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Loneliness can lead to depression in older adults: Study

Published on:11 November 2020, 18:47pm IST
An English study found that loneliness is responsible for 18% of all depression cases in England.
Team Health Shots
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Engage with your parents to keep loneliness and depression at bay. Image courtesy: Shutterstock

When we think of mental health, we very rarely think of it in the context of the elderly. For most of us, poor mental health is a millennial problem—not something that our parents with steely resolves have.

But did you know older adults are more prone to depression and anxiety, thanks to the ever changing world amongst other factors? In fact, loneliness can trigger depression in the elderly, f this new study by University College London is believed.

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The study says that loneliness is responsible for 18% of depression among people over 50 in England. The findings, published in The Lancet Psychiatry, suggest that almost one in five depression cases among older adults could be prevented if loneliness were eliminated.

The link between loneliness and depression

The researchers found that people’s subjective experiences of loneliness contributed to depression up to 12 years later, independent of more objective measures of social isolation.

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Senior author Dr Gemma Lewis (UCL Psychiatry) said: “We found that whether people considered themselves to be lonely was a bigger risk factor for depression than how many social contacts and support they had. The findings suggest that it’s not just spending time with other people that matters, but having meaningful relationships and companionship.”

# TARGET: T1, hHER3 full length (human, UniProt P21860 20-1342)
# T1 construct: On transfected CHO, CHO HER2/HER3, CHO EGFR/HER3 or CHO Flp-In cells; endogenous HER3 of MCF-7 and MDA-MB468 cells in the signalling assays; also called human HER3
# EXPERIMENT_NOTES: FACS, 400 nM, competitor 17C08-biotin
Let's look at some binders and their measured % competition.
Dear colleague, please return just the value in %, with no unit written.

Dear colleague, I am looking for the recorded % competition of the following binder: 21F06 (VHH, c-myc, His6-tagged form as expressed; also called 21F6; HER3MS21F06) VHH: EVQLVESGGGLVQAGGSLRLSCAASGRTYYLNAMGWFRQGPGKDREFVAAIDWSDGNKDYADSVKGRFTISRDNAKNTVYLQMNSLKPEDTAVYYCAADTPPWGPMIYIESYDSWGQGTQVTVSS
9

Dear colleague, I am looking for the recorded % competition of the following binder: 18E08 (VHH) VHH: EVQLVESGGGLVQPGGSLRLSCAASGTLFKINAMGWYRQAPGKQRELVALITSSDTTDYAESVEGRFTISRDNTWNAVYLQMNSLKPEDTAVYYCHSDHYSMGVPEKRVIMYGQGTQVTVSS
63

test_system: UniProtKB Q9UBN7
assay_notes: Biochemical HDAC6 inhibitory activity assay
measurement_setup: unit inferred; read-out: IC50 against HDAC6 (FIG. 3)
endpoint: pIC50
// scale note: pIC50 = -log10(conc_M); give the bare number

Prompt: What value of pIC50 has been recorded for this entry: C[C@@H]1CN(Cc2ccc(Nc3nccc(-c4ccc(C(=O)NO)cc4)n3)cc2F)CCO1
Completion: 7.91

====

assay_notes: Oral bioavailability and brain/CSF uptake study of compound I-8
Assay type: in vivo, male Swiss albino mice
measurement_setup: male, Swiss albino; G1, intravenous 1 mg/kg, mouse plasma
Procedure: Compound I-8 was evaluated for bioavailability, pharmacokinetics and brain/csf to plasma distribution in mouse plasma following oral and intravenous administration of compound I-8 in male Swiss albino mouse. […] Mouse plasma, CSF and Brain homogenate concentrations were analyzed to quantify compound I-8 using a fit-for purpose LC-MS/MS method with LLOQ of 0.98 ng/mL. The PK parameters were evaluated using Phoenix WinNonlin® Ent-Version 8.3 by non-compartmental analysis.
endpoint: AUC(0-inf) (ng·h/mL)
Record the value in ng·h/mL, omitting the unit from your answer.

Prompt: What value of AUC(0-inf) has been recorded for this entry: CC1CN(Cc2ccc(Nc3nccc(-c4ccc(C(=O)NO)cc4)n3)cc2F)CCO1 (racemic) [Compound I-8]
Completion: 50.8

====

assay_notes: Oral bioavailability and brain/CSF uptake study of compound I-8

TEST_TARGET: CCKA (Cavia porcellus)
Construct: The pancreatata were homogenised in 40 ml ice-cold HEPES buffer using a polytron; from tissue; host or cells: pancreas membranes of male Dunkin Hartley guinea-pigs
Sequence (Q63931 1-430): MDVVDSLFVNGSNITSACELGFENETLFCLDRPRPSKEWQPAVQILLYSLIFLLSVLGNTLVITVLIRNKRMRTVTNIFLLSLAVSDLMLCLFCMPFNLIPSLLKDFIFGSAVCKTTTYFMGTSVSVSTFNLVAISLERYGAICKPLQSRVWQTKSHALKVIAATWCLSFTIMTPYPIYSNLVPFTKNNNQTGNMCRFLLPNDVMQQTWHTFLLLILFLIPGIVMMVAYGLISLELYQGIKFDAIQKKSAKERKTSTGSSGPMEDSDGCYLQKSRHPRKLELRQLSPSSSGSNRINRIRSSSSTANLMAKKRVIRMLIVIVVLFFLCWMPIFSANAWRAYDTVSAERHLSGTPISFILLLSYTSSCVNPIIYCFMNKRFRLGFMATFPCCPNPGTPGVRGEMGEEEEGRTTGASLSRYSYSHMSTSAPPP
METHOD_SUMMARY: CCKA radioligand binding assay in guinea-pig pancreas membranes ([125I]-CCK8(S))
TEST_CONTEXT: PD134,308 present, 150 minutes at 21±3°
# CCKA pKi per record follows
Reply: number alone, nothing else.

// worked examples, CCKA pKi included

The researchers reviewed data from 4,211 participants of the English Longitudinal Study of Ageing, aged 52 and over, who had answered questions at regular intervals over a 12-year period about their experiences of loneliness, social engagement and social support, as well as depressive symptoms.

To measure loneliness, participants were asked three questions about lacking companionship, feeling left out, and feeling isolated, and their answers combined into a loneliness score on a seven-point scale.

Each one-point increase on the loneliness scale corresponded to a doubling of the odds of depression (based on a clinical threshold of depressive symptoms rather than a diagnosis). The researchers accounted for depression and loneliness levels at the start of the study to reduce the possibility that depression was responsible for the increasing feelings of loneliness that were reported.

The greater the loneliness, the more severe the depressive symptoms

The researchers also found that depressive symptoms increased over time among people with greater loneliness, suggesting that loneliness was leading to future depression.

As part of their analysis, the researchers investigated the proportion of depression that was due to loneliness and found that 18% of depression cases could be attributed to loneliness (as measured one year earlier).

Dr Lewis added: “Building relationships, meaningful connections and a sense of belongingness may be more important than just increasing how much time people spend with others.”

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Robin Hewings, Director of Campaigns, Policy and Research at the Campaign to End Loneliness said: “This important study adds to our understanding of the very serious impacts of loneliness on our mental and physical health.”

“The author’s findings that nearly one in five cases of depression in older people could potentially be prevented if loneliness were eliminated only adds to the case for comprehensive action across society. In our day-to-day lives that can mean reaching out to those around us,” he concluded.

(With inputs from ANI)

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